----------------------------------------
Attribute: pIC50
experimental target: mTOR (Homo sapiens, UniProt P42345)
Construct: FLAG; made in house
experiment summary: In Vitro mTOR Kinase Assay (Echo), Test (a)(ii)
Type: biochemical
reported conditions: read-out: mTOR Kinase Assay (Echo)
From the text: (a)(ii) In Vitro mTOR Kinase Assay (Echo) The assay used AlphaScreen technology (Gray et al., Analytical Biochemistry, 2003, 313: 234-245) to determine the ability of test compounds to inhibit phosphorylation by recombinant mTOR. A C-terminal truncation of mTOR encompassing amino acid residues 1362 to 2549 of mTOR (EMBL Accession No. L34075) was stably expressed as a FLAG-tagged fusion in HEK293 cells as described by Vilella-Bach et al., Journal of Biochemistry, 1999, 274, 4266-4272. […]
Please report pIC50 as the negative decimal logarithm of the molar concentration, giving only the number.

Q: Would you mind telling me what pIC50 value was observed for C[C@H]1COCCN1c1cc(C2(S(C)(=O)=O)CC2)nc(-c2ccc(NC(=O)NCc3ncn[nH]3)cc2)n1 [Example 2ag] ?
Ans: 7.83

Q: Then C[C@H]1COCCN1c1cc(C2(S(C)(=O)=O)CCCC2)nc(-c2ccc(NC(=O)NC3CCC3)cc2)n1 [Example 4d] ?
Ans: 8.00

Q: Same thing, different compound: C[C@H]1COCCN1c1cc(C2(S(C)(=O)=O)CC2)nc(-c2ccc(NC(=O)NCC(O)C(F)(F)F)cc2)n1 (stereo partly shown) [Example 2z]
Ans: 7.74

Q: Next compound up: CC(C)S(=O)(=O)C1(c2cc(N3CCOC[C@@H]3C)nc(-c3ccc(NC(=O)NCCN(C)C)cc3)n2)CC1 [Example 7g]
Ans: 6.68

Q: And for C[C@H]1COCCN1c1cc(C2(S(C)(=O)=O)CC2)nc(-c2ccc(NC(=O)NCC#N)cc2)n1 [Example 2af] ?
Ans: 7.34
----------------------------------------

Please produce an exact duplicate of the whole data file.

Attribute: pIC50
experimental target: mTOR (Homo sapiens, UniProt P42345)
Construct: FLAG; made in house
experiment summary: In Vitro mTOR Kinase Assay (Echo), Test (a)(ii)
Type: biochemical
reported conditions: read-out: mTOR Kinase Assay (Echo)
From the text: (a)(ii) In Vitro mTOR Kinase Assay (Echo) The assay used AlphaScreen technology (Gray et al., Analytical Biochemistry, 2003, 313: 234-245) to determine the ability of test compounds to inhibit phosphorylation by recombinant mTOR. A C-terminal truncation of mTOR encompassing amino acid residues 1362 to 2549 of mTOR (EMBL Accession No. L34075) was stably expressed as a FLAG-tagged fusion in HEK293 cells as described by Vilella-Bach et al., Journal of Biochemistry, 1999, 274, 4266-4272. […]
Please report pIC50 as the negative decimal logarithm of the molar concentration, giving only the number.

Q: Would you mind telling me what pIC50 value was observed for C[C@H]1COCCN1c1cc(C2(S(C)(=O)=O)CC2)nc(-c2ccc(NC(=O)NCc3ncn[nH]3)cc2)n1 [Example 2ag] ?
Ans: 7.83

Q: Then C[C@H]1COCCN1c1cc(C2(S(C)(=O)=O)CCCC2)nc(-c2ccc(NC(=O)NC3CCC3)cc2)n1 [Example 4d] ?
Ans: 8.00

Q: Same thing, different compound: C[C@H]1COCCN1c1cc(C2(S(C)(=O)=O)CC2)nc(-c2ccc(NC(=O)NCC(O)C(F)(F)F)cc2)n1 (stereo partly shown) [Example 2z]
Ans: 7.74

Q: Next compound up: CC(C)S(=O)(=O)C1(c2cc(N3CCOC[C@@H]3C)nc(-c3ccc(NC(=O)NCCN(C)C)cc3)n2)CC1 [Example 7g]
Ans: 6.68

Q: And for C[C@H]1COCCN1c1cc(C2(S(C)(=O)=O)CC2)nc(-c2ccc(NC(=O)NCC#N)cc2)n1 [Example 2af] ?
Ans: 7.34